However, in view of the submission of Mr. Agarwal that the petitioner should be directed to approach the Appellate Tribunal once the same becomes functional, this Court is inclined to entertain this writ petition only for the limited purpose of granting protection to the petitioner in the interregnum otherwise the petitioner will be prejudiced.

This Court is also of the considered view that a reasonable time should be allowed to the petitioner to approach the Appellate Tribunal after it becomes functional. This Court is, therefore, inclined to follow the time limit stipulated in paragraph 4.2 of the Circular dated 18th March, 2020 as such time limit appears to be reasonable within which the petitioner will be at liberty to file the appeal before the Appellate Tribunal.

The Revenue authorities cannot also be permitted to take advantage of this peculiar situation i.e. non-constitution of the Tribunal to realize the amount demanded by the impugned order..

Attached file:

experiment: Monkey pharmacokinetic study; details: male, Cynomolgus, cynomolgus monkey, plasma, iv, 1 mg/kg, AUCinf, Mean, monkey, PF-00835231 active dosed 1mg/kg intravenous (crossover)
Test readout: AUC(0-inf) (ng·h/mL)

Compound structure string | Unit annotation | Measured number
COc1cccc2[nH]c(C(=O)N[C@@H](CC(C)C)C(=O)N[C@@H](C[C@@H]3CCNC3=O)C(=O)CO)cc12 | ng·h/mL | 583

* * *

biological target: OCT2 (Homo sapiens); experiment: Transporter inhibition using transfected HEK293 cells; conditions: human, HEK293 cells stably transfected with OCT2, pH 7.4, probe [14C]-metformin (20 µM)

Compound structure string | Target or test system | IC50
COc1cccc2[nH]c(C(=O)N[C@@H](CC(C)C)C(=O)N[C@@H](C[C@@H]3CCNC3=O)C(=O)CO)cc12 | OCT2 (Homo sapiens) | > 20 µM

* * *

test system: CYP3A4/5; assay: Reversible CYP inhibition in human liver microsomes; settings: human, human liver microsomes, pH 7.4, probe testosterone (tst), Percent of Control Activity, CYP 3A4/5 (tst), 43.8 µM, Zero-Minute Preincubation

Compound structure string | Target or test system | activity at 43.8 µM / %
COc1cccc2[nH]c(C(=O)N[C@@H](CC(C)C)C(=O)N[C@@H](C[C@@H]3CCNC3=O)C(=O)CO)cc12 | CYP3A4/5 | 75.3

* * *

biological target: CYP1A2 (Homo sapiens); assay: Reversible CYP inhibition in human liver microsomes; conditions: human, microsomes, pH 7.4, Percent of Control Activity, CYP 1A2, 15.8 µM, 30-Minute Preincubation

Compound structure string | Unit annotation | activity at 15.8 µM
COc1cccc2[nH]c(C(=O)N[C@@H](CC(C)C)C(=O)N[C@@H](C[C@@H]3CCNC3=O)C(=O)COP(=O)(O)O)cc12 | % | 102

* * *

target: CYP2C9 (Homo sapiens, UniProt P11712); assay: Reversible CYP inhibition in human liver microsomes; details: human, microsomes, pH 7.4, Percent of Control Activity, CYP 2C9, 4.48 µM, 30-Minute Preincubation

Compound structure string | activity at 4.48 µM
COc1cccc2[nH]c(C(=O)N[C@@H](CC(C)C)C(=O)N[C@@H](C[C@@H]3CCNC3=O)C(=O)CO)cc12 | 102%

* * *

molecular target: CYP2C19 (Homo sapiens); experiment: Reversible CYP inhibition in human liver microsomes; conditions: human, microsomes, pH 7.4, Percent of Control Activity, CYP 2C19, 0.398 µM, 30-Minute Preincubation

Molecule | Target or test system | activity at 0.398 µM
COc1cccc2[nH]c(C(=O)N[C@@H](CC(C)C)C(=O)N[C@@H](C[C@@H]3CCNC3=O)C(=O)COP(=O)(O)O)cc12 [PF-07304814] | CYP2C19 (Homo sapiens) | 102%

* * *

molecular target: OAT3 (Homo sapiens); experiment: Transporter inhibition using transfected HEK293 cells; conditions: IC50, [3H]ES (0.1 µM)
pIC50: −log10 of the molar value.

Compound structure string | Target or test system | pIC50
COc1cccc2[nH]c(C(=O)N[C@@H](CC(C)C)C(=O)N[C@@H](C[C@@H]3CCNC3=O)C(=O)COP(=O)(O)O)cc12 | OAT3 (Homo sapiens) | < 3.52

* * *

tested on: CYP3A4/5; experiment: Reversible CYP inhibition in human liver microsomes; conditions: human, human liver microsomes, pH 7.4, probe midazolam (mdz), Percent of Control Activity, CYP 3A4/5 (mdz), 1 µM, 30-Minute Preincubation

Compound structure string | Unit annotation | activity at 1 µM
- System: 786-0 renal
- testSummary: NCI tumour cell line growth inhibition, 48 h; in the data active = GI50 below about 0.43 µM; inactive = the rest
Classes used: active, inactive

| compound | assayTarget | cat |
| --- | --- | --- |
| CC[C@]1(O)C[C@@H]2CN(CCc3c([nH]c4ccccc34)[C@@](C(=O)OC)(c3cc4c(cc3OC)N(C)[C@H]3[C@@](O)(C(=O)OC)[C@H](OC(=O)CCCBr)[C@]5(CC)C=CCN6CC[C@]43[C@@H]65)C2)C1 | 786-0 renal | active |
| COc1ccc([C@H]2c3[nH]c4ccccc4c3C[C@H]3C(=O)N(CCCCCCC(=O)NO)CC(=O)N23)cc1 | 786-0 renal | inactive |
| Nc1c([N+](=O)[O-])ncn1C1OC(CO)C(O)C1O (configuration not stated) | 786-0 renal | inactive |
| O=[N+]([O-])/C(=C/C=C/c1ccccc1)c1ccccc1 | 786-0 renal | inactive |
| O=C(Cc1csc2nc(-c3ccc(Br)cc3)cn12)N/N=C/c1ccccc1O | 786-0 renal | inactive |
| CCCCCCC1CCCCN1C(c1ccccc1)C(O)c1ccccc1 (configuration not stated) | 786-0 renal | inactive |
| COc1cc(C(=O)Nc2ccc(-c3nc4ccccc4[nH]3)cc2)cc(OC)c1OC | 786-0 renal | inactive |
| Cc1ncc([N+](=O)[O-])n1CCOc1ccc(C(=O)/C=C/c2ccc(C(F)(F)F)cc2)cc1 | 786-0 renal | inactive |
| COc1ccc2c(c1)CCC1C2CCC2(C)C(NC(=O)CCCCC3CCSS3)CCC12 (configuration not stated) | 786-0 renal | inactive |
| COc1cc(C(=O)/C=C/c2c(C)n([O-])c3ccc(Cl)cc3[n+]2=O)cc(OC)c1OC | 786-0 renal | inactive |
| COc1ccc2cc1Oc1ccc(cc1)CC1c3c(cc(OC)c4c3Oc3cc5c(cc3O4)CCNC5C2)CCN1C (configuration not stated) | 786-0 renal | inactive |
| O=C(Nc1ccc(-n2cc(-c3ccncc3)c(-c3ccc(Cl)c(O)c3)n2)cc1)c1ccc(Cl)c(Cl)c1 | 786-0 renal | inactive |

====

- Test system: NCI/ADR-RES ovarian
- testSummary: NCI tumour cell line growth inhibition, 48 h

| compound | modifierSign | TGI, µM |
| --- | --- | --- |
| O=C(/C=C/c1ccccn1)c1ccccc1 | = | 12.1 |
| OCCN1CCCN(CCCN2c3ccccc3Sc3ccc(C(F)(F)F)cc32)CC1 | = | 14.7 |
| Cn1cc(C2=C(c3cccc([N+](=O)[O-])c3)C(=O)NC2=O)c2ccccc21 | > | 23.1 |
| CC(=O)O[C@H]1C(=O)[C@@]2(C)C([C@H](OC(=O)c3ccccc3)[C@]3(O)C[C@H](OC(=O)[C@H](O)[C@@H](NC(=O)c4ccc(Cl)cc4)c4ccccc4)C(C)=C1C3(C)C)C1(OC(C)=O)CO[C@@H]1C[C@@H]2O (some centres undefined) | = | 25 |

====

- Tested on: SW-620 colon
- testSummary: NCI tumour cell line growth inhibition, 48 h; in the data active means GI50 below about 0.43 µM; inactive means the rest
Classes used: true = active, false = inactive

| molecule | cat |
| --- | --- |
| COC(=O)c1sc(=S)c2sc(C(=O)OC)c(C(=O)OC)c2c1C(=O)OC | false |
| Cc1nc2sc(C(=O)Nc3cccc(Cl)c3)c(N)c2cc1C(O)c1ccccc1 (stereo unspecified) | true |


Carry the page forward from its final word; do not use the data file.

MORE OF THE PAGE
In view thereof, this Court is of the considered view that the following order will protect the interest of the petitioner as well as the Revenue.

WPA 2462 of 2023 is disposed of by passing the following orders- (a) the period of filing the appeal by the petitioner will stand extended as indicated in Clause 4.2 of the Circular dated 18th March 2020; (b) the order impugned in this writ petition shall not be given effect to until two weeks after the period prescribed for filing an appeal as under Clause 4.2 of the Circular dated 18th March 2020 is over.

It is, however, made clear that the petitioner will be at liberty to raise all contentions which have been raised in this writ petition before the Appellate Tribunal.

There shall be no order as to costs.

Urgent certified copy of this order, if applied for, be given to the learned advocates for the parties on usual formalities.

***

(Author can be reached at info@a2ztaxcorp.com)